some more butterflies

Small Skipper?

Silver washed Fritillary

Longhorn Beetle

Master tree straight ahead.

Thursday, July 14, 2016

More insects and stuff.

various trips to various places. Finding out that insects are in their own way every bit as hard to find and identify as birds. who knew? 

 A visit to Canvey Wick , a buglife reserve in West Canvey, an old oil container site now left to go wild for plants and most significantly bees. I went hoping to see the rare Shrill Carder Bee. There were quite a few bees but only one that fitted the bill. I was quite happy at the time it was a Shrill Carder Bee but on getting home and comparing the photo to the book I can't see any reason why it isn't just a Common Carder Bee queen. No obvious orange tail (although I thought at the time it had one) or brown band. And as digital photography is now the only acceptable evidence of sightings then this one just has to pass unidentified.

No idea what this is ... not a corn cockle as it has a very different thick-leaved plant structure.

A Darter. It seems to have black legs so is a female Ruddy Darter?
Not sure where I saw this one, but it looks like a brown-form female Common Blue Damselfly so is really very common.
Hatfield Forest Wall Wood in a desperate hunt for decent butterflies, but came away empty handed. A nice Fallow Deer, and what I thought was a Hornet on close inception was clearly not one - the head was all wrong. I think it is Volucella Zonaria, the Belted Hoverfly. Scarce up to the 1940's, now quite common in the south.

A visit to Portland Bill in bright sunshine with some cloud. Some spectacular colours ...

At this time of year the Lulworth Skipper is a significant local species and with some guidance from the jobs I located one in the field between the jobs and The Pulpit. The main id feature seems to be its monumental dullness. Plain brown. None of that flashy bright-orange seen in other skippers.

Lulworth Skipper

more flashy Small Skipper

lots of dense webs in the brambles, all with tubes with a spider sat at the base.
a number of these post flowering ... an alum of some sort?

Anyone lost some bees?

I have some spare ones in my garden...

Friday, July 08, 2016

The science of Greenhouse gases – The physics is simple

The physics of greenhouse gases is well known. The sun radiates energy, mainly in the visible spectrum, which falls on earth. The earth radiates it back, but because it is cooler than the sun it is radiated back at a lower frequency in the infra-red spectrum. Some gases, (mainly ones that are not diatomic) absorb this radiation so reducing its radiation back into space. Without these gases the earth would be colder than it is with much larger day/night temperature variation. Increasing the amount of these gases should increase the temperature of the earth. For an excellent account see [1]

A table of greenhouse gases generated by human economic activity is shown below[2]. The main ones are Carbon dioxide (CO2), Methane (CH4) and Nitrous Oxide (N2O). There are then a whole raft of CFC’s and other entirely non-natural gases which occur in trace amounts but are highly greenhouse-causing shown below. I have included just one(CCl2F2) The table has a column of “warming potential (100year)”. This is the contribution to global warming from a molecule of gas over 100 years based against that of carbon dioxide. For carbon dioxide and nitrous oxide these do not break down by themselves, but methane reacts with ozone to create water vapour and carbon dioxide, so over time will disappear. The warming effect of a molecule of methane is, by itself, higher than the 21 shown here.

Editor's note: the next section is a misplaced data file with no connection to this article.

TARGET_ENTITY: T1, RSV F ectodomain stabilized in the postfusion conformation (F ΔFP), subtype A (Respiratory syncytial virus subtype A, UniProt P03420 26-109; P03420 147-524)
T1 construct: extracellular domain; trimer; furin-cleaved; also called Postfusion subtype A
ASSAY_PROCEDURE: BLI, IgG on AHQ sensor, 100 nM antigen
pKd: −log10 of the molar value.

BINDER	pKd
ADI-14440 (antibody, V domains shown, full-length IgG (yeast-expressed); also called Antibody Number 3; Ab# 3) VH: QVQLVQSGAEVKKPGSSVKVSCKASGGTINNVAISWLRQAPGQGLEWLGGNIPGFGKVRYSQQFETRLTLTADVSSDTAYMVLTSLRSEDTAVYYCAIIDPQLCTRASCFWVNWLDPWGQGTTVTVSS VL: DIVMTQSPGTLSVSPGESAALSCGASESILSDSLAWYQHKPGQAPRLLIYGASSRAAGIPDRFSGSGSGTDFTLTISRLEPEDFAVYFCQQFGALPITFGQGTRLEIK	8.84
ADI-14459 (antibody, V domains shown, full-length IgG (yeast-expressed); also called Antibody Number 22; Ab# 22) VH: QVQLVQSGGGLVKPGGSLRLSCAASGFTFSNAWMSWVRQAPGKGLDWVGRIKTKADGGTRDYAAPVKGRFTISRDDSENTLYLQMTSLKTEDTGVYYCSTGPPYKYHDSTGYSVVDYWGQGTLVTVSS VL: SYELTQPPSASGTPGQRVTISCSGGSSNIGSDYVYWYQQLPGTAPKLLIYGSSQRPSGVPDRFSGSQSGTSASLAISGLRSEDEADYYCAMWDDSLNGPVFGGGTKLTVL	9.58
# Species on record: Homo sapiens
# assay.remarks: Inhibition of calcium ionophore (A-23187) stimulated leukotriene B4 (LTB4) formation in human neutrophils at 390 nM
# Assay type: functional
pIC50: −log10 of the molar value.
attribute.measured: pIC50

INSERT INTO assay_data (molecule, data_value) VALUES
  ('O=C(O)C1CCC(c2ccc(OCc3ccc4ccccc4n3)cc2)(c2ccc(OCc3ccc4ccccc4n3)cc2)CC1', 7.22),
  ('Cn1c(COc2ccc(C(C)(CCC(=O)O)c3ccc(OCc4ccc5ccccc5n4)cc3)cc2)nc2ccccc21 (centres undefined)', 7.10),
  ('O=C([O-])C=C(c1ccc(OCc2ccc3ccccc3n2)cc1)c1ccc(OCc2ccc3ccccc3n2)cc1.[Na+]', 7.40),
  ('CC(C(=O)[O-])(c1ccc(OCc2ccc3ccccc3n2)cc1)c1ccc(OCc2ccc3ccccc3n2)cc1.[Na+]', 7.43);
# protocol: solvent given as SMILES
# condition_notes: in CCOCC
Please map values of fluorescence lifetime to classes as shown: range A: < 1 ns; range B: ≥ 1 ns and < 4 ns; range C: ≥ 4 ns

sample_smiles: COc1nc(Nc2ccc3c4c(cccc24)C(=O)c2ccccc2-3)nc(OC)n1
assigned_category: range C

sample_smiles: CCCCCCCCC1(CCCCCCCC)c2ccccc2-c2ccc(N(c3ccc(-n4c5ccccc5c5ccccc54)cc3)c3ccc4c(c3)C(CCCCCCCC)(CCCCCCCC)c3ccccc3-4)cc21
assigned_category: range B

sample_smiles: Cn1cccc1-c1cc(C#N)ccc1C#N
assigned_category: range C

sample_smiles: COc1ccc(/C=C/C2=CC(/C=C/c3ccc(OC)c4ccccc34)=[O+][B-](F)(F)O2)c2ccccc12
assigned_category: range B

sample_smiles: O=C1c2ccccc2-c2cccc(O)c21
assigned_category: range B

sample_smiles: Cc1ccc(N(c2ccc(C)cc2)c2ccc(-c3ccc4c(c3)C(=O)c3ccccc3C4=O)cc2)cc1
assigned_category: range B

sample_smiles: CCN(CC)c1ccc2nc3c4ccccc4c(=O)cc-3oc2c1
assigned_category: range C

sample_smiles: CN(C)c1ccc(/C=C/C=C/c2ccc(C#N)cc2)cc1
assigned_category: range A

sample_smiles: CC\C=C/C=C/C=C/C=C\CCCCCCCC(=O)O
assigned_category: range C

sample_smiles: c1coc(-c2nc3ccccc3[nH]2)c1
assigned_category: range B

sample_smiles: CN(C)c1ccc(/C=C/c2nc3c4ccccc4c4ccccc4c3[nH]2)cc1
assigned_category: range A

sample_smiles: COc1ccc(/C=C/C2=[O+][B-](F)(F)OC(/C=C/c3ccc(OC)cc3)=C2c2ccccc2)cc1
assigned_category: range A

Pre industrial levels ppmv
2011 levels
warming potential (100yr)
Carbon Dioxide
Nitrous Oxide

So the basic physics is indeed simple. We have generated greenhouse gases which have gone into the atmosphere and have resulted in the previous balance of energy being disrupted, and the earth is slowly heating up as we have seen in the previous posts.

Science is about numbers, and a key number in the science of global warming is the Climate Change Sensitivity. This is “broadly defined as the equilibrium global mean surface temperature change following a doubling of atmospheric carbon dioxide concentration”[3]. There is considerable dispute as to what this number is, for instance a widely quoted letter to Nature in 2004 [] states “We estimate a probability density function for the sensitivity of climate to a doubling of atmospheric carbon dioxide levels, and obtain a 5–95 per cent probability range of 2.4–5.4 °C.”. Well for something where the physics is simple, that’s an enormous range, and the reasons for this range illustrate many of the difficulties at the heart of the science of climate change and the debate about global warming.

The reason for the range is primarily around the changes in the concentration of water vapour which is a greenhouse gas, and the extent to which consequent changes impact the temperature. It is not clear how much additional water vapour will be present in the atmosphere due to warming, or how much the reflection back of light from clouds offsets the additional warming.